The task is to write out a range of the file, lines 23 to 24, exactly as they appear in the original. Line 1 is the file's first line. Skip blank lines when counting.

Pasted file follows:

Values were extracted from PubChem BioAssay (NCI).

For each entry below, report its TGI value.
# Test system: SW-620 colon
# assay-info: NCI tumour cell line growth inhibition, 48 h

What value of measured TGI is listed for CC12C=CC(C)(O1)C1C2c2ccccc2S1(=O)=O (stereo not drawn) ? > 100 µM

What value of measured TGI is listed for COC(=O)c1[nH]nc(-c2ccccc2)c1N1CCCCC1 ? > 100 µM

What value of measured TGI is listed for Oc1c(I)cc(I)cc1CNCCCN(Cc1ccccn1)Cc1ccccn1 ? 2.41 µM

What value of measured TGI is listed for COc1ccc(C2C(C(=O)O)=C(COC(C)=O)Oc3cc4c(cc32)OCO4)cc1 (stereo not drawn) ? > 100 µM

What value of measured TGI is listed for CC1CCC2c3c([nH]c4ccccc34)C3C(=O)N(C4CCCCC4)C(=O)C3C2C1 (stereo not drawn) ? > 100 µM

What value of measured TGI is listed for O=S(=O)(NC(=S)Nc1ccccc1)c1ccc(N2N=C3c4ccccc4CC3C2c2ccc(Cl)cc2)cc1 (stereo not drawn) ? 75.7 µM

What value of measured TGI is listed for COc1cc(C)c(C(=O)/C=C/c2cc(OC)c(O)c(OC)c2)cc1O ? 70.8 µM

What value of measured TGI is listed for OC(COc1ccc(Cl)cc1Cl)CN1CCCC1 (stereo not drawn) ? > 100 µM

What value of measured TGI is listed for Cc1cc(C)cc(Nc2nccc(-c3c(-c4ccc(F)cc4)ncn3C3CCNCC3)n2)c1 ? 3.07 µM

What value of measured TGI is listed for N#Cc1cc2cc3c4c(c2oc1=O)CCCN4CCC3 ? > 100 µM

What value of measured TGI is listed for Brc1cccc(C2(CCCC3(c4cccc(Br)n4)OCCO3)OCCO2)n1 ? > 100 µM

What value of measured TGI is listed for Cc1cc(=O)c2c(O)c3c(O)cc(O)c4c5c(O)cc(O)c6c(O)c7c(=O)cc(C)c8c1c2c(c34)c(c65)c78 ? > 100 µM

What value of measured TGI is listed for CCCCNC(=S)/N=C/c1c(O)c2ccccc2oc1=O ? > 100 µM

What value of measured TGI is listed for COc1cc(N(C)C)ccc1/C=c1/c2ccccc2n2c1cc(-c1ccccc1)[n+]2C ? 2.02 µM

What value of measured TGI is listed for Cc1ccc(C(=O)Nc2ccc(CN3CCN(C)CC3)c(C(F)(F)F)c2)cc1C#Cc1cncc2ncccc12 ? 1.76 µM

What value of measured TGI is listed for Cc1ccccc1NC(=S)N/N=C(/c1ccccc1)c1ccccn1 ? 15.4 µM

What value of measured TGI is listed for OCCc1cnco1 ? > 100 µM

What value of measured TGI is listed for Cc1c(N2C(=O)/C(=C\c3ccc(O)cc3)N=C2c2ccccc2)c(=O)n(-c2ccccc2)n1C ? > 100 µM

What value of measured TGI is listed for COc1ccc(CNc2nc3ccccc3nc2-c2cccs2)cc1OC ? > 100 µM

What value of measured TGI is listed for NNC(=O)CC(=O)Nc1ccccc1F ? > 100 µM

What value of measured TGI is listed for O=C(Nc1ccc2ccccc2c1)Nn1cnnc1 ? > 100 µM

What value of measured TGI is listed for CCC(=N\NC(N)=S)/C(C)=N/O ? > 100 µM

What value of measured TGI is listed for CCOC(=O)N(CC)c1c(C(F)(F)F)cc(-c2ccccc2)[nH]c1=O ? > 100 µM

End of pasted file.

What value of measured TGI is listed for COc1ccc(CNc2nc3ccccc3nc2-c2cccs2)cc1OC ? > 100 µM

What value of measured TGI is listed for NNC(=O)CC(=O)Nc1ccccc1F ? > 100 µM